American Economic Journal: Applied Economics
no. 4, October 2023
Is dishonest behavior contagious? We answer this question by studying whether corruption scandals affect the propensity of supermarket customers to steal while using a self-service checkout system. Crucially, this system allows shoppers to engage in dishonest behavior by underreporting the value of their shopping cart. Exploiting data from random audits on shoppers, we show that the probability of stealing increases by 16 percent after a local corruption scandal breaks. This effect is not driven by any change in material incentives. Suggestive evidence shows that it is driven by a reduction in the self-imposed cost of stealing.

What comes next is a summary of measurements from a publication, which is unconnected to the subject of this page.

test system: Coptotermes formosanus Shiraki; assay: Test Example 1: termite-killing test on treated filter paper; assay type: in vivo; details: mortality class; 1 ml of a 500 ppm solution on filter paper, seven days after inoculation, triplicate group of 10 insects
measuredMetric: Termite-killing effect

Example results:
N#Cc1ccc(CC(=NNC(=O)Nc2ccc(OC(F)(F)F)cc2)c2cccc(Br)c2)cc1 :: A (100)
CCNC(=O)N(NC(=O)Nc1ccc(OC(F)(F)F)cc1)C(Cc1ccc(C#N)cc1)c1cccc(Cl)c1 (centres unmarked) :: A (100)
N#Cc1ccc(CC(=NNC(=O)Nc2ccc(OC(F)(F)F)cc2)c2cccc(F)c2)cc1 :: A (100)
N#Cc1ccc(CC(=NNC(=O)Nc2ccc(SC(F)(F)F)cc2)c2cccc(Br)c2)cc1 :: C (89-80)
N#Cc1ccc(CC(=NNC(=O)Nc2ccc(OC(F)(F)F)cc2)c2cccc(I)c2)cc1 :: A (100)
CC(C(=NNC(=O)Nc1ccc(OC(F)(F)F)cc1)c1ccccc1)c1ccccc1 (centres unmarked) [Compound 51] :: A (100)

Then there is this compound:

Gulino, Giorgio, and Federico Masera.
"Contagious Dishonesty: Corruption Scandals and Supermarket Theft."
American Economic Journal: Applied Economics,
Consumer Economics: Empirical Analysis
Bureaucracy; Administrative Processes in Public Organizations; Corruption
Micro-Based Behavioral Economics: Role and Effects of Psychological, Emotional, Social, and Cognitive Factors on Decision Making
Illegal Behavior and the Enforcement of Law
Retail and Wholesale Trade; e-Commerce
Economic Sociology; Economic Anthropology; Language; Social and Economic Stratification